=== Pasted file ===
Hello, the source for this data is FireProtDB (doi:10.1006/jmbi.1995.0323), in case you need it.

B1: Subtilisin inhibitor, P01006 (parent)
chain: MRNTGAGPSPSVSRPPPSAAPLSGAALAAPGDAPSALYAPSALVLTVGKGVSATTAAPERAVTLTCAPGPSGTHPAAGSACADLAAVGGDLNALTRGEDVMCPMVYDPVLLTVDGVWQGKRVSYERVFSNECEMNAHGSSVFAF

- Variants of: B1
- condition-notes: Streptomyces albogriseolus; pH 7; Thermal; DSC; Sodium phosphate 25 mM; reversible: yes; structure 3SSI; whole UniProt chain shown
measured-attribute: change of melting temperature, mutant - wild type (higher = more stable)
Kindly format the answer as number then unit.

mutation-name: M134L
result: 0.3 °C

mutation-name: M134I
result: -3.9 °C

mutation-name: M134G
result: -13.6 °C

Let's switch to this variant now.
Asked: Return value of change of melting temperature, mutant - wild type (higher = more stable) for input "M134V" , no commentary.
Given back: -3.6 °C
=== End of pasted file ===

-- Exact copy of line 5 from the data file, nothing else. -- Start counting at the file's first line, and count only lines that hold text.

- condition-notes: Streptomyces albogriseolus; pH 7; Thermal; DSC; Sodium phosphate 25 mM; reversible: yes; structure 3SSI; whole UniProt chain shown